Why You Should do Cardio After Weights

Why You Should do Cardio After Weights

Now first things first. You don’t NEED to do cardio after weight training, but I always recommend it to people when they are working out especially if someone is getting started in the gym and they want to lose weight.


But the main reason why you should be doing cardio after weights Is because of the continued calories you will be losing.


Weightlifting will garner you a calorie loss of anywhere between 200 to 400 calories on a rough estimate. And of course, this varies per person but generally, it will be on the lower end.


So by adding a 15 minute or more cardio session on the elliptical or treadmill, or better yet, swimming, will further your weight loss calories and give you other benefits.


You’ll be increasing your lung capacity for oxygen, better your heart health, increasing stamina, creating more autophagy (the longer you do cardio the more you create), and also epoc (although I would take this with a grain of salt because EPOC is highly overrated).


So just by adding another 15 to 20 minutes after your workout, if you can afford to stay the extra time, can go a long way if, of course, you repeat it over and over. It can’t be just a one-time thing.


Are there different forms of cardio you should be doing if you have other goals such as holding on to as much muscle? Well yes.


To allow you to have a better chance at keeping on muscle, you want to do a longer period of cardio, roughly 20 minutes or more, at a moderate intensity level or less. This is why you’ll see bodybuilders generally use the Stairmaster or walk on an incline or at a higher speed for roughly half an hour.


Now everyone is different you may not need half an hour. You could need less or maybe you might need more time. It also depends on what level of fitness you are at as well.


But you get the idea of it. To have a better chance at holding on to your muscle you want to do a longer length of cardio at a moderate pace.


Now, this doesn’t mean you can’t do any hard-pressed cardio at all. I still do moderate to higher intensity cardio for a half-hour or more twice a week or more sometimes while doing at least 15 minutes of cardio after my workouts 2 to 3 times a week.


But I also very strictly weightlift every day, and my nutrition is on point as well. Plus, I have built myself to handle this over time. So, it does vary as I said where your fitness levels are at as well, and like anything else, it takes time to understand your body.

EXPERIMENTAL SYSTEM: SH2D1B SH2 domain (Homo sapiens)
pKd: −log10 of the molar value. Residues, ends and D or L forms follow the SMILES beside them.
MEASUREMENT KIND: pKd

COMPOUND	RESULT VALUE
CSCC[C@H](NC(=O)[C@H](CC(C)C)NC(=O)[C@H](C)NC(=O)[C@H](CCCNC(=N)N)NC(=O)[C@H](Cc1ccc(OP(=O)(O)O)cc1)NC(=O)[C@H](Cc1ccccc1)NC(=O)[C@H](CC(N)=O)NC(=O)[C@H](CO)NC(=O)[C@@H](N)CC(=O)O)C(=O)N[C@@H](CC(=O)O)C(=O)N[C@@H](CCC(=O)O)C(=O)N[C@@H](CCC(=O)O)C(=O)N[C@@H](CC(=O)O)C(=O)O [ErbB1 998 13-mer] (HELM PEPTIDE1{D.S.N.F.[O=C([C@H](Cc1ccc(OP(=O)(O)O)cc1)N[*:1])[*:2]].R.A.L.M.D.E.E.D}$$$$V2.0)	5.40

The only time I would say to step away from cardio is if you are really skinny and you want t pack on some size and muscle.


You don’t need to focus on cardio just yet. Just focus on weightlifting for now for a few months.


But If I were to give advice to someone who is wanting to lose weight, I would say aim for 90 to 150 minutes of moderate to intense cardio a week and also add in 30-second Hiit bursts every 5 to 8 minutes.


And if you are more along the lines of myself where you want to retain muscle then aim for steady cardio at a low to moderate pace for about 20 minutes or more.


There are probably people asking if they can also become muscular without doing cardio or have already done this.


And if that’s the case, that’s good for you, you can take this approach if you like as it can work.


But a few things with that is, you won’t get the benefits of strengthening your heart. You can lose weight by just watching your nutrition but why take out the best way to lose weight which is any form of cardio.

But it just never made sense to me why someone would want to get rid of an exercise that can just further them along to their goal because they are lazy to do it.


I don’t understand the logic behind it.


And there are many different forms of cardio that you can do. You don’t necessarily have to do it exactly as I said above but just get it in your routine as it will only benefit you.


These are just some of the reasons why you should do cardio after weights and from my experience if you are wanting to lose weight or even to help maintain, it's good to add it in.


How much cardio do you do a week and if not…..why not…..


Disclaimer: Adam is not a doctor nor a nutritionist. This is all from the experience Adam has gained through himself and through schooling. Through his videos, Adam shares his personal and educational experience that he has acquired over the past years of training individuals through fitness and nutrition. Adam would strongly recommend you see your physician before starting or completing any exercise program. You should be in good physical condition to participate in the exercises which are why consulting your physician would be recommended.


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